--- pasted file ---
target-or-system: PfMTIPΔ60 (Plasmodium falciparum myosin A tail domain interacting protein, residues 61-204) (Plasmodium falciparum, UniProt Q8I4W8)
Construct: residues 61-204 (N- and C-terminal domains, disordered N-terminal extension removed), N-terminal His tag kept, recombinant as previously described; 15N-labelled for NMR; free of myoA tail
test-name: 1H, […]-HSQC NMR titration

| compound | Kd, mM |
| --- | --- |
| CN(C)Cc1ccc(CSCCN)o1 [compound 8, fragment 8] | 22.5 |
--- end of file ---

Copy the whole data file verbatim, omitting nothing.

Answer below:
target-or-system: PfMTIPΔ60 (Plasmodium falciparum myosin A tail domain interacting protein, residues 61-204) (Plasmodium falciparum, UniProt Q8I4W8)
Construct: residues 61-204 (N- and C-terminal domains, disordered N-terminal extension removed), N-terminal His tag kept, recombinant as previously described; 15N-labelled for NMR; free of myoA tail
test-name: 1H, […]-HSQC NMR titration

| compound | Kd, mM |
| --- | --- |
| CN(C)Cc1ccc(CSCCN)o1 [compound 8, fragment 8] | 22.5 |